IT proved worth the wait for Wye Valley trainer Venetia Williams as stable star L’Homme Presse jumped into the Cheltenham Gold Cup reckoning with a winning return to racing at Lingfield following 13 months out.

Injury in the 2022 King George VI Chase at Kempton Park, when the horse unseated Charlie Deutsch at the final fence when running second, ruled L’Homme Presse out of Cheltenham last year.

But victory in Sunday’s £165,000 Fleur de Lys Chase at the Winter Million Festival saw the nine-year-old horse installed at 8-1 with William Hill for March’s blue riband race.

Despite some jumping rustiness early on, the King’s Caple-based mount beat ex-Manchester United manager Sir Alex Ferguson’s Protektorat by 2 1/4L.

There was a hiccough at the first when L’Homme Presse put in a short stride to the left and brushed through the top of the fence.

But steadily, the 8/11 favourite found its feet and had to much for Protektorat jumping the last.

A delighted Williams said: “It’s been a long time coming and I’m thrilled for Andy, Pat and Peter (owners) to have been as patient as they have been.

“There were proper stayers in there today who were going to eke out any weakness and he’s a stayer of course, but you can’t expect them to plumb the depths of their stamina first time out after a long time off.

“It (injury) was enough to keep him off for a good few months and then the season was coming to an end and we wanted to give him a long, steady preparation this autumn. It’s taken a while.

“In fairness, he hasn’t had much schooling and I was going to school him this week, but wasn’t able to because of the weather. He’s an intelligent horse, though.

“We brought him here and he could possibly have run a bit earlier but the races weren’t there. We wanted him to run somewhere where it was an appropriate race and we also had enough time to get him fit.

“I’m sure he will improve a bit, but don’t expect masses of improvement.”

L’Homme Presse’s winning return marked a change of fortune on the day for trainer and rider, after Djelo fell at the first fence being badly hampered and Frero Banbou was pulled up following a bad mistake, leading to Deutsch losing his irons.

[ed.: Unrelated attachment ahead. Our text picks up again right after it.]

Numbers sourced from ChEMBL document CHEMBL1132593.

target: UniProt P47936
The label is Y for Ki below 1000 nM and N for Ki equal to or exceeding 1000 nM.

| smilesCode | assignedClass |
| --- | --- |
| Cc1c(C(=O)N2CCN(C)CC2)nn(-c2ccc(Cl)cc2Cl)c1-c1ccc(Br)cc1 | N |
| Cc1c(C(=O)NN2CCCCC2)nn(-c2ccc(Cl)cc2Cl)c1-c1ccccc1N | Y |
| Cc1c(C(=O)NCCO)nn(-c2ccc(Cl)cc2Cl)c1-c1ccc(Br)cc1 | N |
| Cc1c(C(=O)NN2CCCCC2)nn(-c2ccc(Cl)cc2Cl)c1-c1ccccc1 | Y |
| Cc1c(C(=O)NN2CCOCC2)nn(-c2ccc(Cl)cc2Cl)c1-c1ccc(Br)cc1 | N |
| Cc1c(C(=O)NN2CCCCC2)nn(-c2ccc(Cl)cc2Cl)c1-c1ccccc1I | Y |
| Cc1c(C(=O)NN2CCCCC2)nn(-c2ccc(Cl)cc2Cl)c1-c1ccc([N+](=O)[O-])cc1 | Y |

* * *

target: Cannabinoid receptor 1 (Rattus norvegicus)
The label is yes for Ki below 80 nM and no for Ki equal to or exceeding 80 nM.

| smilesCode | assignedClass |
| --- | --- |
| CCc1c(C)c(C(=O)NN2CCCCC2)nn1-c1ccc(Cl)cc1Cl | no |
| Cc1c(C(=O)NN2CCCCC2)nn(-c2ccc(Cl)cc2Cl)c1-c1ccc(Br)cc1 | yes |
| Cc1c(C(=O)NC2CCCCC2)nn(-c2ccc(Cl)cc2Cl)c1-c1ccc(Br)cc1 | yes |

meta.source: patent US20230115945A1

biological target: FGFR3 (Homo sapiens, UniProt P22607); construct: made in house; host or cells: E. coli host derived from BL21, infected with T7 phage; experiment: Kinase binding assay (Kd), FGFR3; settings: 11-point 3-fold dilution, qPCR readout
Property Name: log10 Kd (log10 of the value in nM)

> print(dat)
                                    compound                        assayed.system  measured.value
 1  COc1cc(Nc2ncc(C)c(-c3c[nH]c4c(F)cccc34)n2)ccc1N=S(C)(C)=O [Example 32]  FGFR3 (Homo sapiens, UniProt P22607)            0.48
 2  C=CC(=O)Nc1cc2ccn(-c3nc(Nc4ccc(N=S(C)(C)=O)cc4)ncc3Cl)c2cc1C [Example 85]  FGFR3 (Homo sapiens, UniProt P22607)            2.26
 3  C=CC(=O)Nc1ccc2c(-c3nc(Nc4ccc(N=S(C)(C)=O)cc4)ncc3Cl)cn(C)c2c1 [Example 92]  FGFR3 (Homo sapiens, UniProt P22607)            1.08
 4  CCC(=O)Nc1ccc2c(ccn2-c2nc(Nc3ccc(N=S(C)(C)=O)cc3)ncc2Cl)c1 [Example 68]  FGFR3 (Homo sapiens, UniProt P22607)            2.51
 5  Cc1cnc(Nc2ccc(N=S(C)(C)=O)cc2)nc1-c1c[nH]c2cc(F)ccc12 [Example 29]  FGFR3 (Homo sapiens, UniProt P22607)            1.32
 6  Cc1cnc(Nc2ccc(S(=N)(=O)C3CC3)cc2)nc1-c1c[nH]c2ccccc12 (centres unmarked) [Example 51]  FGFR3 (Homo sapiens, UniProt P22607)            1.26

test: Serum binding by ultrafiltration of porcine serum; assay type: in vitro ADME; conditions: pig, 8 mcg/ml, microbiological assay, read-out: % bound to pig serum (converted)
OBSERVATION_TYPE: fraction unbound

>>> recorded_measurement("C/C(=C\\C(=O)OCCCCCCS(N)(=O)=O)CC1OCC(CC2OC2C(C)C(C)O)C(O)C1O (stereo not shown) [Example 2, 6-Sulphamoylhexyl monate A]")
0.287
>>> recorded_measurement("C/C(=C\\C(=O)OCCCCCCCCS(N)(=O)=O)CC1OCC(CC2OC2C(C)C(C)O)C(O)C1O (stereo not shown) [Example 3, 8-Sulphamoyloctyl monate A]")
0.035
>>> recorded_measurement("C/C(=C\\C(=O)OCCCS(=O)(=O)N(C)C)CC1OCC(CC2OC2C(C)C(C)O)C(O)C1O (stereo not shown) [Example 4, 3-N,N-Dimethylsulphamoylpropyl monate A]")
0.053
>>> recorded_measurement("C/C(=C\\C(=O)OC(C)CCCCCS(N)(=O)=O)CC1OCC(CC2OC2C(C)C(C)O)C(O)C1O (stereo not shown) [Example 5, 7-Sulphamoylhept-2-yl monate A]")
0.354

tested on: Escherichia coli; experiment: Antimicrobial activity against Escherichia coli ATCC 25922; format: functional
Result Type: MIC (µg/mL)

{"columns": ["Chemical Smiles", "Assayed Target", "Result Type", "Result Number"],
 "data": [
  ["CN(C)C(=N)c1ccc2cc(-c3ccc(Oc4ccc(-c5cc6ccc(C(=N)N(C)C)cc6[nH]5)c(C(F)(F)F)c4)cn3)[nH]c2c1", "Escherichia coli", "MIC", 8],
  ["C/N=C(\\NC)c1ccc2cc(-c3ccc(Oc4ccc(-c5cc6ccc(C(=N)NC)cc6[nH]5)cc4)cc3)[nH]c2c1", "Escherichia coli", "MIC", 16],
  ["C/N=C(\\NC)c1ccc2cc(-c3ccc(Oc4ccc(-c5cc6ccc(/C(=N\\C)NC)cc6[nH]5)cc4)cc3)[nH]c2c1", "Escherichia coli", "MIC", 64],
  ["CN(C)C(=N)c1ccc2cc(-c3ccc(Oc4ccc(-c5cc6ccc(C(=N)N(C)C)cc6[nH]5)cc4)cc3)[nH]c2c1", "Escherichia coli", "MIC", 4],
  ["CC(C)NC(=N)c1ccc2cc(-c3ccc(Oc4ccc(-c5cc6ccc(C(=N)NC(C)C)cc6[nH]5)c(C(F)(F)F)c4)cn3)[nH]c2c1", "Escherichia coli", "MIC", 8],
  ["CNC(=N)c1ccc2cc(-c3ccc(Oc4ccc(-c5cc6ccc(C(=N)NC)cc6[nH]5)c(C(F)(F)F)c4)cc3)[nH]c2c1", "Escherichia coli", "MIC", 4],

“It wasn’t going to plan and I was lucky not to get hurt (after Djelo’s fall),” said the jockey.

“We were slow at the first, he (L’Homme Presse) kind of headbutted it and I thought ‘oh no’. He was just laid-back all the way and just had to find his feet.

“I was squeezing along just trying to keep tabs on Harry and I had to start asking some questions down the back to try and get him upsides and involved.

“I wanted him involved coming up the hill, so when we kicked downhill, the best horse wins.

“He’s only really woken up when I’ve really got upsides at the first in the straight and he’s really run to the line then. It took some time to really wind him up.

“It wasn’t all happening, but he’s shown his class and he’s had a few gears at the end. That’s what you need for the Gold Cup, you need to stay and have speed.”

While L’Homme Presse could go straight to Cheltenham without another race now, there is also talk of entering next month’s Ascot Chase.

Venetia’s other Gold Cup contender Royalle Pagaille - winner of Haydock’s Betfair Chase last November - was denied a run by the frozen track at Haydock at the weekend, but is now set to run in Saturday’s Cotswold Chase at Cheltenham.